Why though? Americans surely couldn’t have been that gullible, right? Wrong. This study from PBS actually suggests that the human brain “loves” fake news. Not only does it reaffirm and embolden our belief systems, but in written form rather than oral, it’s allegedly “satirical” nature becomes more deeply indistinguishable from reality. The “satire” in turn becomes reality for that reader.

If people were smarter, fake news wouldn’t be a problem,” the author asserts.

That and the fact that anyone, anywhere with a computer can publish anything they want, claiming it to be true, is a dangerous combination.

The Content Divide

With this extreme oversaturation of this sensationalized content comes a culture crisis. The worsening political divide in America today speaks directly to this. For any radicalized belief system, outrageous conspiracy, or ingenuine agenda comes a “satirical” piece of content to push it. That is, at least, what we saw in the election year of 2016.

In 2017, the topic of this epidemic enters the mainstream conversation. More people are becoming cognizant of the issue at hand. Although – as previously stated – many are understanding the “what” and the “why” of it in different ways, ultimately continuing to feed the epidemic by using it to fight with and against each other. From that, comes one main thing:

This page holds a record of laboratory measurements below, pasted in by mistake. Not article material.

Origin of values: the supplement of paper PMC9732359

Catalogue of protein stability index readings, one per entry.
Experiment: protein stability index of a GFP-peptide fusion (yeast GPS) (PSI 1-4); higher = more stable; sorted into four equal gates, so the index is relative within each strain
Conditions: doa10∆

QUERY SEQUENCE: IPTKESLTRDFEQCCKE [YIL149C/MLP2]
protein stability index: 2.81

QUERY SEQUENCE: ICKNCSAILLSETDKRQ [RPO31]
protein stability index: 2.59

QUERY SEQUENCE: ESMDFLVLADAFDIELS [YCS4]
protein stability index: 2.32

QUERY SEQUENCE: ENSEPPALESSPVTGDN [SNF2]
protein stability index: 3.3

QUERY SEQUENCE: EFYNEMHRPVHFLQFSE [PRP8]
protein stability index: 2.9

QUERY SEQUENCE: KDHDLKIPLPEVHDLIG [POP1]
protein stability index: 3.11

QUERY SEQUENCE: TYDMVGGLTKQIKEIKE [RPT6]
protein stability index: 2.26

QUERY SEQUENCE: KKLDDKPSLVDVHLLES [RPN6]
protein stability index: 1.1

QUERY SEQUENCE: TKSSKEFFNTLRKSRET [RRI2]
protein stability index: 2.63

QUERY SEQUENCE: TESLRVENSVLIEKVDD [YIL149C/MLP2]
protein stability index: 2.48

~ Paranoia ~

We’re paranoid now. From the bottom of our society to the top. The president of the country himself is claiming stories for be “fake news” on a regular basis. The term, the idea, and the general paranoia surrounding it are now commonplace.

Americans have become hyper aware of the issue – whether they understand it as CNN or some piece of clickbait that pops up on Outbrain. In the digital age, watching what content we consume is as important as watching what food and beverages we consume.

To go back to the original point, “how content creates culture” – on the large scale, that’s not even really the issue anymore. Because content isn’t just shaping our perception of reality. Americans have become so ingrained in the internet and media that content is our reality. Like those food and beverages we so often consume, our content is a monumental part of American culture.